With him resting more peacefully, I went down the hall to get him a tall glass of ice with ginger ale from the family kitchen. When I came back, I touched his shoulder to wake him, then held the bent straw to his mouth for him to sip, a moment of pure pleasure as the sweet cold filled his mouth and he swallowed hard. After several sips, he closed his eyes and dozed off again. 

As I stroked the stiff white hairs on his thick knuckles, I heard from a distance quiet singing, the gentle harmonies of a choir. Gradually the music got louder. It was live and coming closer, towards us. “O come all ye faithful … “ The familiar carol washed over me. Softly pulling my hand away from Dad’s, I slipped quietly to the doorway. In the hall a few doors down stood a group of about eight people with small songbooks in their hands, facing into an open doorway to serenade those in the dining room. 

I glanced over to see if Dad was still sleeping peacefully, then leaned against the door jamb, trying to get as comfortable as possible to listen. The carols were all the familiar standards, songs my Dad had sung in his booming voice as he led us around town in his top hat and red scarf. Songs I had played on the organ.

I tried to sing along, but tears choked my voice. I let them come, let myself be lost in this moment. 

“Don’t cry, honey.” Dad’s voice, clear as it ever was. “We had some good Christmases, didn’t we?” He looked at me and smiled. He was right there, right behind those deep brown eyes, present to me, to this moment. Taking care of me as he had always done. “Don’t cry. I’ve had a very good life. I don’t have any regrets.” 

I walked over and took his hand again. He lifted it, trying to wipe away my tears and I bent closer so he could reach. Turning my head to meet his gaze, I saw Dad’s eyes looking back, the same eyes that glistened behind his beaming smile as he walked me down the aisle, the eyes that twinkled so brightly as his booming voice regaled us with one of his stories.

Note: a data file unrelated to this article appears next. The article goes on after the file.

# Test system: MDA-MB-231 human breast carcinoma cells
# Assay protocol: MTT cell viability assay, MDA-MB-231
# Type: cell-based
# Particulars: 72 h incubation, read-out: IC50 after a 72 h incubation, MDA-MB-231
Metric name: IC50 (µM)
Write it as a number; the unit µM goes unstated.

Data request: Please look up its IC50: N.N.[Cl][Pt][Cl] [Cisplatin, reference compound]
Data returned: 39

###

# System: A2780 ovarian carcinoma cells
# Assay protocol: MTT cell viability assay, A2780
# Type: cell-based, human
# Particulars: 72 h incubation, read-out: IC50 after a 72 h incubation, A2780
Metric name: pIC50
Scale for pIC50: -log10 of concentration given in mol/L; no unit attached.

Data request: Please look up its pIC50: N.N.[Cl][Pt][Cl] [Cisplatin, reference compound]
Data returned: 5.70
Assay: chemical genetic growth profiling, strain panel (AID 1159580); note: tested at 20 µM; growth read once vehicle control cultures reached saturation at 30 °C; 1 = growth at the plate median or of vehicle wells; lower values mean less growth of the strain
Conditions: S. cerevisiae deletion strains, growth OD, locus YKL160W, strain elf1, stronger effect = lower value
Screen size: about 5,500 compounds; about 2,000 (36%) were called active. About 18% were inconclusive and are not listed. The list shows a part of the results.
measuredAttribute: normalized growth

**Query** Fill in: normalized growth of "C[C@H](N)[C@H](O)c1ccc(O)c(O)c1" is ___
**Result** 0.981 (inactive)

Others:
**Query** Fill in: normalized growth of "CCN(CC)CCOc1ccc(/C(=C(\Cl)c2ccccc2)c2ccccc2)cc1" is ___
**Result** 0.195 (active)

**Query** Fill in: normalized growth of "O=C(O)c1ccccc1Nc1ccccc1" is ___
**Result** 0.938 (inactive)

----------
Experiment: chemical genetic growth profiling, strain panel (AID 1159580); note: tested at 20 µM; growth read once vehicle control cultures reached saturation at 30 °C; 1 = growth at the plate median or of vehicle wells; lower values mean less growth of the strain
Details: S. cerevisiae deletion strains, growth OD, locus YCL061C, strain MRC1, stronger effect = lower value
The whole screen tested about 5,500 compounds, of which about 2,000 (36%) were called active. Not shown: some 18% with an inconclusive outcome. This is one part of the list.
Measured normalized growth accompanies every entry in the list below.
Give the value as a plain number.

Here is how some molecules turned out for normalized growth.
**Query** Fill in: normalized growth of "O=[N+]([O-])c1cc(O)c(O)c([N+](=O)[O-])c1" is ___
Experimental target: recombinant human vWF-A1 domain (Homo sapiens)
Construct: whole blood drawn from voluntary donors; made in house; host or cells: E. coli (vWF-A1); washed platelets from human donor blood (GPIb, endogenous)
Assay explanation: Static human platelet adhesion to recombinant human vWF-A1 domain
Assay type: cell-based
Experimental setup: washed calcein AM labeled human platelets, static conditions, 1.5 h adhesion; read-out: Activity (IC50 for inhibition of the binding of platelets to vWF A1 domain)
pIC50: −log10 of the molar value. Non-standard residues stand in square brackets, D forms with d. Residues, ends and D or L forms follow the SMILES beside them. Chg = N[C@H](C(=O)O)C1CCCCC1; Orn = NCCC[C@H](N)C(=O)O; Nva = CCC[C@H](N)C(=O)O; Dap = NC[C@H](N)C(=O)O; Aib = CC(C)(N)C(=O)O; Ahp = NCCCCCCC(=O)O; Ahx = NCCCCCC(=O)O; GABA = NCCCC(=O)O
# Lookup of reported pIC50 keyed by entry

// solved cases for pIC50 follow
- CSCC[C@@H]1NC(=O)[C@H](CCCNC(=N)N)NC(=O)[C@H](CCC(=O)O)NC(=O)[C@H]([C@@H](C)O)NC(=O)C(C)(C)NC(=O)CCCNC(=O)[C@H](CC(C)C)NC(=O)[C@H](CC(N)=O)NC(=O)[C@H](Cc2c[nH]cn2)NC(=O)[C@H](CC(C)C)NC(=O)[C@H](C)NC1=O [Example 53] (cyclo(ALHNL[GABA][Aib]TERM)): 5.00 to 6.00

The chorus was singing “Silent Night” and I stepped back to the doorway to see if they were going to come down to Dad’s room but they were slowly heading back the other way. I quickly returned to Dad’s bed, hoping maybe we could sing the final verse together before the choir finished. He stirred ever so slightly at the motion.

“You found me! You found me!” 

Beeper Peddle is a writer and healer living on the East Coast. She lives with her partner and their beloved soul puppy. Beeper writes about sorrows, lies, and deep loves. When you read her work, you will dip down into her heart and end up in all manner of body parts. Should you find yourself reflected in these words, it is merely coincidence; however, it does not surprise her you share the same heart. Find her at and @beeperpeddle on Twitter and Instagram

Debra Rose Brillati (she/her) received her MFA in Creative Writing from the University of Nebraska Omaha in January 2022. She is currently working on a book-length composite memoir about her Italian and German immigrant families and her youth in a coal mining town in Northeastern Pennsylvania. She enjoys writing about family relationships–their joys, sorrows, and surprises–and the political and social issues that impact the human condition.